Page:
The meta-strategy – Against the five love languages

You are in a relationship, someone made some objection about communication, you don’t seem to understand what’s going on.  Many years later you find yourself looking back at the relationship and reflecting with friends.  That’s when someone brings up The Five Love Languages.  Oh deep and great and meaningful secrets encoded into a book.

The 5 languages are:

  1. Gifts
  2. Quality time
  3. Words of affirmation
  4. Acts of service (devotion)
  5. Physical touch (intimacy)

Oooooh if only you had spent more energy trying to get quality time, and less effort on gifts that relationship could have been saved.  Or the other way – the relationship was doomed because you wanted quality time and they wanted gifts as a show of love.

You start seeing the world in 5 languages, your coworker offering to get you a coffee is a gift.  Your boss praising your good work is words of affirmation.  You start thinking like a Man with a hammer.  Strictly speaking I enjoy man with a hammer syndrome.  I like to use a model to death, and then pick a new model and do it all again.

What I want you to do now is imagine you didn’t do that.  Imagine we cloned the universe.  In one universe we gave you the love-languages book and locked you in a room to read it.  In the second universe we offered to run you through a new relationship-training exercise.  “It’s no guide book on how to communicate with your partner, but it’s a pretty good process”, we lock you in a room with a chair, a desk, some paper, pens (few distractions) and order you to derive some theory and idea about how to communicate with your partner.

Which one do you predict will yield the best result?

When I ask my system 2, it is fairly happy with the idea that using someone else’s model is a shortcut to finding the answers.  After all they pre-derived the model.  No need to spend hours working on it myself when it’s all in a book.

When I ask my system 1, it thinks that the self-derived system is about a billion times better than the one I found in a book.  It’s going to be personally suited, it’s going to be sharp and accurate, and bend to my needs.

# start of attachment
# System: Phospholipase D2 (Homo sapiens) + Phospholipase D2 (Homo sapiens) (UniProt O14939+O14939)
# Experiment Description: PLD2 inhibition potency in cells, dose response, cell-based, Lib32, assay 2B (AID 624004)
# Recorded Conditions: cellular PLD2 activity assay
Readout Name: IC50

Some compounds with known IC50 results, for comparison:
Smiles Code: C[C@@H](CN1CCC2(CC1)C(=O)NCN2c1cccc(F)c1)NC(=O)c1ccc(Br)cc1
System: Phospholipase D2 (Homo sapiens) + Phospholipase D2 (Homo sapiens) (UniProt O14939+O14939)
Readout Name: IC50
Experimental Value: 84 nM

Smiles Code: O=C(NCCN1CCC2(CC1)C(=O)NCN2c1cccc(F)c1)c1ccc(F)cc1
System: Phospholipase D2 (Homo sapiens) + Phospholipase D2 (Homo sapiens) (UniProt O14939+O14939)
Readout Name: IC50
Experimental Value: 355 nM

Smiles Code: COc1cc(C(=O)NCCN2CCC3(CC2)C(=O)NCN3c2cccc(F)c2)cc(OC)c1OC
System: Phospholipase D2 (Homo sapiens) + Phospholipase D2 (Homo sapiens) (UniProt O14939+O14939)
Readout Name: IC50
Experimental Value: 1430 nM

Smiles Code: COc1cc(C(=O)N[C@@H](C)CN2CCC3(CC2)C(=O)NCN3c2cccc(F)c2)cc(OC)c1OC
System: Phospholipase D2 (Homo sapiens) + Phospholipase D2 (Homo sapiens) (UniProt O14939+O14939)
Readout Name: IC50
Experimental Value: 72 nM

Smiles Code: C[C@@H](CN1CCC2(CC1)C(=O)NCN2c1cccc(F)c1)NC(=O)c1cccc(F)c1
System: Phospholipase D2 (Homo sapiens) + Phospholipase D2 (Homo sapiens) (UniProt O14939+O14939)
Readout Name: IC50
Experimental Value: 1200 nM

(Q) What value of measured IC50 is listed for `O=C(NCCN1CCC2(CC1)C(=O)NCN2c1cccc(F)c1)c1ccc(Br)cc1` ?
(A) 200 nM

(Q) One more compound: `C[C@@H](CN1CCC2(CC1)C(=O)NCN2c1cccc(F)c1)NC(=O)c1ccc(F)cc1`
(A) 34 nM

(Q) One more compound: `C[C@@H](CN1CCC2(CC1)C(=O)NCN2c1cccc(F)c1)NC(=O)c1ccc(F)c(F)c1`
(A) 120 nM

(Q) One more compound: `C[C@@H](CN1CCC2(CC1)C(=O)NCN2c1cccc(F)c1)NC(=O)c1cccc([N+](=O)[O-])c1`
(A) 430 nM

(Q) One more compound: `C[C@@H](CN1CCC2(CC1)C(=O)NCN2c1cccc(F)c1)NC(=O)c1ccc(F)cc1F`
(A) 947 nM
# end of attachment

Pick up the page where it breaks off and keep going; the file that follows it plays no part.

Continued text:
Which is going to yield the best result for the problem? Self-derived solutions to all future problems? Book-derived solutions for all problems?

I propose that the specific strategy used to answer the problem, depending on the problem (obviously sometimes 1+1 will only be solved with addition, and solving it with subtraction is going to be difficult), is mostly irrelevant compared to having the meta-strategy.

In the original example:

My relationship has bad communication, so we end the relationship.

The meta-strategy for this case:

My relationship has bad communication, how do we find more information about that and solve that problem.

In the general case:

I have a problem, I will fix the problem.

the meta strategy for the general case:

I have a problem, what is the best way to solve the problem?

Or the meta-meta strategy:

I have a problem, how will I go about finding what is the best way to solve the problem?

I propose that having the meta strategy, and the meta-meta strategy is almost as powerful as the true strategy.  On the object level for the problem example, instead of searching for the book in the problem field that is the five love languages you could instead search for any book about the problem area.  Any book is better than no book.  In fact I would make a hierarchy:

The best strategy > a good strategy > any strategy > no strategy
The best book > a good book > any book on the topic > no book on the topic

You encounter a problem in the wild – what should you do?

  1. Try just solve the problem
  2. Try any strategy (with a small amount of thinking – a few seconds or minutes)
  3. search for a better strategy

Depending on the problem, the time, the real factors – the best path forward may be to just “think of what to do then do that”, or it may be to “stop and write out a 10 page plan before executing 10 pages worth of instructions”.

Should you read the five love languages book?  That depends.  What is the problem?  and have you tried solving the problem on your own first?

Meta: this took an hour to write.

Cross posted to lesswrong:

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